Bitcoin had a historically bad second quarter ... Crypto exchange Binance was banned by U.K. regulators ... In turn, crypto firms are abandoning efforts to register in the U.K. ... The co-chair of Congress’s blockchain caucus says authorities should have the ability to reverse crypto transactions ... Mexico’s central bank has warned financial institutions against dealing in crypto... After ICP’s dramatic fall, WhaleFarm’s sudden crash is the latest DeFi collapse ... China’s crypto crackdown has forced miners to flee overseas ... Kazakhstan is imposing an electricity surcharge on crypto miners ... Crypto exchanges in India are having trouble finding payment solutions ... Robinhood’s crypto business prompted a delay in its forthcoming IPO ... The growth in stablecoin issuances may pose “contagion risks” ... Amid a labor shortage, crypto firms are struggling to find talent ... ICYMI, the brothers behind South Africa’s largest crypto exchange vanished with $3.6 billion in Bitcoin ... Bitcoin billionaire Mircea Popescu has reportedly died aged 41.
FOMO NO MO
Traders are garnering juicy returns by lending out cryptocurrencies as the fast-growing field of decentralised finance throws up new but highly risky opportunities to make money.
The number of consumer-oriented platforms offering yields on crypto balances has grown rapidly, with annual interest rates ranging about 7 to 12 per cent for various coins such as bitcoin and “stablecoins” including tether.
Traders can chase even higher rates through “yield farming”, the practice of scouring the world of decentralised finance — or DeFi — for the best yields available from more obscure projects and coins. These shortlived opportunities can advertise interest rates as high as several thousand per cent to pull in digital cash.
That’s from the Financial Times’ insightful report Wednesday on the ever-growing, increasing complex yield-generating strategies populating the crypto realm. While the practice of offering interest on crypto balances is a “almost a no brainer” in the eyes of Gemini’s Noah Perlman, there is a concern that less sophisticated retail investors don’t know exactly what they’re getting into.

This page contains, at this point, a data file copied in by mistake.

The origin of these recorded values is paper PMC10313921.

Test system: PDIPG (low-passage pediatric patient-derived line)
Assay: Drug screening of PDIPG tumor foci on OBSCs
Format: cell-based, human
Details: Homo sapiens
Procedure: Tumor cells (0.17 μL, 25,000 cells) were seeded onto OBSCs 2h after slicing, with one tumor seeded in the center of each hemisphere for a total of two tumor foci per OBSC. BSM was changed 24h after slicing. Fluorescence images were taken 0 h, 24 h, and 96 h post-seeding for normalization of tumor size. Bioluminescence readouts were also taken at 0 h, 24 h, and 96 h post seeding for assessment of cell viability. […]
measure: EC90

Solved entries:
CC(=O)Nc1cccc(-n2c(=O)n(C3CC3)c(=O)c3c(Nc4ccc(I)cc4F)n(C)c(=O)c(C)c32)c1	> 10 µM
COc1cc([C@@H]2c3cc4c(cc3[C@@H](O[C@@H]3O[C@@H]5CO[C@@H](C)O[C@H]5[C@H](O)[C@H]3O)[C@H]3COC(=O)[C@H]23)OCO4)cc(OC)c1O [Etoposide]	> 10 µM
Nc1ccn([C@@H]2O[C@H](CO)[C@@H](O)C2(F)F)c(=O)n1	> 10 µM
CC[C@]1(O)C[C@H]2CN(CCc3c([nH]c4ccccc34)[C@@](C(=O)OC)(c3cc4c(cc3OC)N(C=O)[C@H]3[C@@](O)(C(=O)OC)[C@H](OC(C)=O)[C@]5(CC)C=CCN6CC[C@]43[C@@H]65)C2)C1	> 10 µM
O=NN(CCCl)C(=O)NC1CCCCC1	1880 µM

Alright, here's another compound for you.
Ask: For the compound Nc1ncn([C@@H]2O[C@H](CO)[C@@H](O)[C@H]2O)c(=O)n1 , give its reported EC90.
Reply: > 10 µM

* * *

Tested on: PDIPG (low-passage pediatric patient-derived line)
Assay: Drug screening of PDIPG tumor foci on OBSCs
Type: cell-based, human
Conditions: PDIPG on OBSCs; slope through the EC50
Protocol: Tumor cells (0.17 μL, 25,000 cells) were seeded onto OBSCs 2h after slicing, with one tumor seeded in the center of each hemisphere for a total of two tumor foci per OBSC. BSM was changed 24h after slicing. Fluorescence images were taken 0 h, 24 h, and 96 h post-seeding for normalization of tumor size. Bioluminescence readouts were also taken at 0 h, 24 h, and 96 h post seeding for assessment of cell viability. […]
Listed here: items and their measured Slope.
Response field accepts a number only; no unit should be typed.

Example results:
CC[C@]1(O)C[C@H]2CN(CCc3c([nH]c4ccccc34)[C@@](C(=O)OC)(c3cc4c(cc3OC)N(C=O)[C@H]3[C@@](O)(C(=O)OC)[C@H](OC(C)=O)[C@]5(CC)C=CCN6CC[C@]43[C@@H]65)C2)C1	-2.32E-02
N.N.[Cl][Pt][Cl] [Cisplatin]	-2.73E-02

Like banks, crypto yield platforms lend out their customers’ digital assets at higher interest rates than they offer to those customers. But unlike banks, they operate with relatively little regulatory oversight or investor protections should they sustain losses—potentially leaving those investors holding the bag should things go wrong.
Still, the opportunity to earn interest on crypto balances is particularly appealing at a time when choppy market conditions have prompted many traders to sit on the sidelines. The practice has grown in popularity as a way to make money “when the market is not suitable for trading,” according to Allen Ng, whose Hong Kong-based crypto platform Kikitrade just launched an 8% “savings account.”
That’s the percentage of CFOs recently surveyed by Fortune and market research firm NewtonX who say their companies plan on adopting cryptocurrency as a form of payment by the end of 2022. Only 1% of respondents said their companies currently accept crypto.
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MEMES AND MUMBLES
Entrepreneur Damian Prosalendis recently gave us the above masterclass in meme-sanity. What a time to be alive.